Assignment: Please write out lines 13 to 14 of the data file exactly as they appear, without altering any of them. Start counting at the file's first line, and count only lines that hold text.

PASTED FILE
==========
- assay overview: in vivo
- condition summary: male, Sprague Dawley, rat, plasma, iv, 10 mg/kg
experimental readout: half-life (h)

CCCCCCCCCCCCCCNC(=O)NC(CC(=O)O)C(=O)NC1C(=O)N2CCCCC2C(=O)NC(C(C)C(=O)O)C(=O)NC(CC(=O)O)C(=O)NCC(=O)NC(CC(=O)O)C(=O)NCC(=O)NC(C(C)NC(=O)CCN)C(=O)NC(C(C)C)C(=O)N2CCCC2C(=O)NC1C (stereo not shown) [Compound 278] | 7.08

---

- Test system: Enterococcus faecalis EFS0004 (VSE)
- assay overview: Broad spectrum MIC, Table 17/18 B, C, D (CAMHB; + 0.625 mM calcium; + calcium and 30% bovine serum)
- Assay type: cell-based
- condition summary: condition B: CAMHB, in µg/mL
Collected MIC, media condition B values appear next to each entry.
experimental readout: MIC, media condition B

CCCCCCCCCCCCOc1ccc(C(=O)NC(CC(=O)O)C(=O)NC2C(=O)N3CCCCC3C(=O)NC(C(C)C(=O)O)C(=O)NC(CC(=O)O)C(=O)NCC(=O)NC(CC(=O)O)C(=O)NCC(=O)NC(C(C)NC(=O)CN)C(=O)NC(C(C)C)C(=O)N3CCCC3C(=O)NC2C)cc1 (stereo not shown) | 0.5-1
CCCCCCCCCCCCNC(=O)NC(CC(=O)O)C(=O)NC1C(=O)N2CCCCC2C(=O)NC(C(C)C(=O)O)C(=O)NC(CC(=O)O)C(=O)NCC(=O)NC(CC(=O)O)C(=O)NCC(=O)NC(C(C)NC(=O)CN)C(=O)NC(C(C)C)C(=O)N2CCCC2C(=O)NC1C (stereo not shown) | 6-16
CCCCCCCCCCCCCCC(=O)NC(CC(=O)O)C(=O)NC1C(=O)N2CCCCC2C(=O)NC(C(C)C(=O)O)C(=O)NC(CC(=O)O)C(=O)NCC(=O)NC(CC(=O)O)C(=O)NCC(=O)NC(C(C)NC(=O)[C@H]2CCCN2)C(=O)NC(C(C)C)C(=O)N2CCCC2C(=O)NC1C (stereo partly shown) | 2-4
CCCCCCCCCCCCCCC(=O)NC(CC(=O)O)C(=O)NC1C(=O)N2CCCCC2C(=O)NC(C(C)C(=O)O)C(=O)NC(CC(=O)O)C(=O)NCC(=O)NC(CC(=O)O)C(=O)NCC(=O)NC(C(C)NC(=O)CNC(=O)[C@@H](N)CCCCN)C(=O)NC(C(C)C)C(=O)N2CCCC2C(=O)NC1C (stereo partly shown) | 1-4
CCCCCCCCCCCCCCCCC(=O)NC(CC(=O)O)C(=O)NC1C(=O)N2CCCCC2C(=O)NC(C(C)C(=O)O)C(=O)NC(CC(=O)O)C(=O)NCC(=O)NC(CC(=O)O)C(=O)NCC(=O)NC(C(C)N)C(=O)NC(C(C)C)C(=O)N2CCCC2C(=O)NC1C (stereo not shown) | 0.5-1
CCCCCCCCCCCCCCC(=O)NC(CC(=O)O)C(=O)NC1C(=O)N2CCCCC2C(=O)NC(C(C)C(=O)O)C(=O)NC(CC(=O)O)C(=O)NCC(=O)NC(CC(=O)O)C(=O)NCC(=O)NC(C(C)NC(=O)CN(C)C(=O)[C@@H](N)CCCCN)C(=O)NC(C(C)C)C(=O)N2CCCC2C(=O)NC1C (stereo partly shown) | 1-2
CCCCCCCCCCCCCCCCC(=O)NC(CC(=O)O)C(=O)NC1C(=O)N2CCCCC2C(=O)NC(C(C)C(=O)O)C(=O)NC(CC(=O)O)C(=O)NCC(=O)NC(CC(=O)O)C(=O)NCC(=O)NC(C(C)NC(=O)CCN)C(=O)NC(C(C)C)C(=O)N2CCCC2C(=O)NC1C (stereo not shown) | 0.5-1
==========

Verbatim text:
CCCCCCCCCCCCNC(=O)NC(CC(=O)O)C(=O)NC1C(=O)N2CCCCC2C(=O)NC(C(C)C(=O)O)C(=O)NC(CC(=O)O)C(=O)NCC(=O)NC(CC(=O)O)C(=O)NCC(=O)NC(C(C)NC(=O)CN)C(=O)NC(C(C)C)C(=O)N2CCCC2C(=O)NC1C (stereo not shown) | 6-16
CCCCCCCCCCCCCCC(=O)NC(CC(=O)O)C(=O)NC1C(=O)N2CCCCC2C(=O)NC(C(C)C(=O)O)C(=O)NC(CC(=O)O)C(=O)NCC(=O)NC(CC(=O)O)C(=O)NCC(=O)NC(C(C)NC(=O)[C@H]2CCCN2)C(=O)NC(C(C)C)C(=O)N2CCCC2C(=O)NC1C (stereo partly shown) | 2-4